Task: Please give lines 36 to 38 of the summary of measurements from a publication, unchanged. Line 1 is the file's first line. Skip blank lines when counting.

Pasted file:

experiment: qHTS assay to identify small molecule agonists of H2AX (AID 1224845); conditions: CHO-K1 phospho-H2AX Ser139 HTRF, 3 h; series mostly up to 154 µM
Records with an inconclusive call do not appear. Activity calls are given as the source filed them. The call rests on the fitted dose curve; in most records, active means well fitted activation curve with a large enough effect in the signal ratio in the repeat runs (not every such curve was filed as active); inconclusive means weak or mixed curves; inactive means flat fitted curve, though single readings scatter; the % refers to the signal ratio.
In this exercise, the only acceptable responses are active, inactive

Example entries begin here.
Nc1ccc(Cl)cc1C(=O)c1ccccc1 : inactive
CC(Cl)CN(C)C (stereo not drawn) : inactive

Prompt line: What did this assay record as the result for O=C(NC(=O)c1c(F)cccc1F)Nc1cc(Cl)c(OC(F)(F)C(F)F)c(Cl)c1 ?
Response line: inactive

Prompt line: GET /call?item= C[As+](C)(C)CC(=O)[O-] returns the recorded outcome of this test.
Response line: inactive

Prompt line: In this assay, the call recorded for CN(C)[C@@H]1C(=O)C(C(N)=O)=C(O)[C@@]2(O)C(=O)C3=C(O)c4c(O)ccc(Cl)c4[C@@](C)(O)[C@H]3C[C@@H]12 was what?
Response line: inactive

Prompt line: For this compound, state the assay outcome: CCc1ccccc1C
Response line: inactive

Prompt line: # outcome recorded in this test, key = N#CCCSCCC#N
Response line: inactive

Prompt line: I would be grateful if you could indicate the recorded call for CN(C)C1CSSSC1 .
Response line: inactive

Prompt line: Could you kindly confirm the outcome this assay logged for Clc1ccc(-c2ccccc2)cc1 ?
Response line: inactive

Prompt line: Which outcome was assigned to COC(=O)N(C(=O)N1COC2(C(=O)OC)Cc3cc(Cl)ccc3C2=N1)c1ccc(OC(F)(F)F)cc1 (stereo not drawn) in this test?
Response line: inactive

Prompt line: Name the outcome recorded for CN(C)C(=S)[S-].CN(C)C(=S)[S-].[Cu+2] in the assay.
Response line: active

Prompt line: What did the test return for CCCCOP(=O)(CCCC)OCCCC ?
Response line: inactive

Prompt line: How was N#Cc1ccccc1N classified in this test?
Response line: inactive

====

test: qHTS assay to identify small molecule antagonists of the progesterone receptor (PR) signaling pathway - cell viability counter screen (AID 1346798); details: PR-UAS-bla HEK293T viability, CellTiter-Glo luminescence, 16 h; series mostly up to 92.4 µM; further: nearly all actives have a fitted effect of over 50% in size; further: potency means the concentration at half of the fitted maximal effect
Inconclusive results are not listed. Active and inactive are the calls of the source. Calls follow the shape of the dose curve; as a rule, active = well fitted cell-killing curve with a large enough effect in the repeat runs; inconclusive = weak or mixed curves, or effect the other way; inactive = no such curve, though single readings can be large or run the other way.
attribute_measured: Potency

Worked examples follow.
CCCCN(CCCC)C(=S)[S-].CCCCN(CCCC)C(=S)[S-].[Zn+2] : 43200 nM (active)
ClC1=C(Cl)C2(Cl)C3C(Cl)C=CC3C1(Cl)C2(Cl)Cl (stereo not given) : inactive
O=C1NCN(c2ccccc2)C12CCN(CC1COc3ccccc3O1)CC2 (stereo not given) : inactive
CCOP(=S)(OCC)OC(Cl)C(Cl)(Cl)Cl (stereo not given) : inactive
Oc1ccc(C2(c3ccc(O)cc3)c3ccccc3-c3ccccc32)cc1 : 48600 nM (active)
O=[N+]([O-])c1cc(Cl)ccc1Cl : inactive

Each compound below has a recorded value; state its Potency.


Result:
O=C1NCN(c2ccccc2)C12CCN(CC1COc3ccccc3O1)CC2 (stereo not given) : inactive
CCOP(=S)(OCC)OC(Cl)C(Cl)(Cl)Cl (stereo not given) : inactive
Oc1ccc(C2(c3ccc(O)cc3)c3ccccc3-c3ccccc32)cc1 : 48600 nM (active)